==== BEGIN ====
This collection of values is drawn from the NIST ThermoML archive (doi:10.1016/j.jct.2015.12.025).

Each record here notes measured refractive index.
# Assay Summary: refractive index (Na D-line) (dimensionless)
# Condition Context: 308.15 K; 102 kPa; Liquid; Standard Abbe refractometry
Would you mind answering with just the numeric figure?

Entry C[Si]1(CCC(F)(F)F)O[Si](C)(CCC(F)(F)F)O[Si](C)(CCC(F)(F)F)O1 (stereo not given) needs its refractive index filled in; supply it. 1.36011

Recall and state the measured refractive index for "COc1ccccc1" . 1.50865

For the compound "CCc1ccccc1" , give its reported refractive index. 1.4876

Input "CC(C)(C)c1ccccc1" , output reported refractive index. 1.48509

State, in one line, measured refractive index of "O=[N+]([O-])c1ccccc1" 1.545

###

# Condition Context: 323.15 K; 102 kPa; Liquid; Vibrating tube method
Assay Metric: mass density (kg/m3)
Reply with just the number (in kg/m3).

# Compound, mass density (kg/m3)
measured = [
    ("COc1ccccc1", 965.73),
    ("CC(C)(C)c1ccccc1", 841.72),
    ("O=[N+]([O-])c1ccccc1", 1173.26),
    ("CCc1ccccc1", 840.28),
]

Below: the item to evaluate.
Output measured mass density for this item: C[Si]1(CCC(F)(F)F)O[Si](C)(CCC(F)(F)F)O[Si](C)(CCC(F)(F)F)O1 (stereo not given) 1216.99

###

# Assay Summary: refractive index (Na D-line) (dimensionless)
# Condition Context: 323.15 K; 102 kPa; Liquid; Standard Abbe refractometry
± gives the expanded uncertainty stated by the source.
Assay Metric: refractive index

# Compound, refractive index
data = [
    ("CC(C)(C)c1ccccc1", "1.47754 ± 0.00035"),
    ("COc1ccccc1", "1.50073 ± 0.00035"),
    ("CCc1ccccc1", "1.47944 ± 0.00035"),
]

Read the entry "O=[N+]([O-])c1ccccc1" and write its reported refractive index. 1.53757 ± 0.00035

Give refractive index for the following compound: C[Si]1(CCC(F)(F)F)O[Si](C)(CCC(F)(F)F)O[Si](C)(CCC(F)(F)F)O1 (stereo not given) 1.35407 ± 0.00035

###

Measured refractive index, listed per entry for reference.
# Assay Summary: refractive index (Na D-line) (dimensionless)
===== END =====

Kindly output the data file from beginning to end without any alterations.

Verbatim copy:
This collection of values is drawn from the NIST ThermoML archive (doi:10.1016/j.jct.2015.12.025).

Each record here notes measured refractive index.
# Assay Summary: refractive index (Na D-line) (dimensionless)
# Condition Context: 308.15 K; 102 kPa; Liquid; Standard Abbe refractometry
Would you mind answering with just the numeric figure?

Entry C[Si]1(CCC(F)(F)F)O[Si](C)(CCC(F)(F)F)O[Si](C)(CCC(F)(F)F)O1 (stereo not given) needs its refractive index filled in; supply it. 1.36011

Recall and state the measured refractive index for "COc1ccccc1" . 1.50865

For the compound "CCc1ccccc1" , give its reported refractive index. 1.4876

Input "CC(C)(C)c1ccccc1" , output reported refractive index. 1.48509

State, in one line, measured refractive index of "O=[N+]([O-])c1ccccc1" 1.545

###

# Condition Context: 323.15 K; 102 kPa; Liquid; Vibrating tube method
Assay Metric: mass density (kg/m3)
Reply with just the number (in kg/m3).

# Compound, mass density (kg/m3)
measured = [
    ("COc1ccccc1", 965.73),
    ("CC(C)(C)c1ccccc1", 841.72),
    ("O=[N+]([O-])c1ccccc1", 1173.26),
    ("CCc1ccccc1", 840.28),
]

Below: the item to evaluate.
Output measured mass density for this item: C[Si]1(CCC(F)(F)F)O[Si](C)(CCC(F)(F)F)O[Si](C)(CCC(F)(F)F)O1 (stereo not given) 1216.99

###

# Assay Summary: refractive index (Na D-line) (dimensionless)
# Condition Context: 323.15 K; 102 kPa; Liquid; Standard Abbe refractometry
± gives the expanded uncertainty stated by the source.
Assay Metric: refractive index

# Compound, refractive index
data = [
    ("CC(C)(C)c1ccccc1", "1.47754 ± 0.00035"),
    ("COc1ccccc1", "1.50073 ± 0.00035"),
    ("CCc1ccccc1", "1.47944 ± 0.00035"),
]

Read the entry "O=[N+]([O-])c1ccccc1" and write its reported refractive index. 1.53757 ± 0.00035

Give refractive index for the following compound: C[Si]1(CCC(F)(F)F)O[Si](C)(CCC(F)(F)F)O[Si](C)(CCC(F)(F)F)O1 (stereo not given) 1.35407 ± 0.00035

###

Measured refractive index, listed per entry for reference.
# Assay Summary: refractive index (Na D-line) (dimensionless)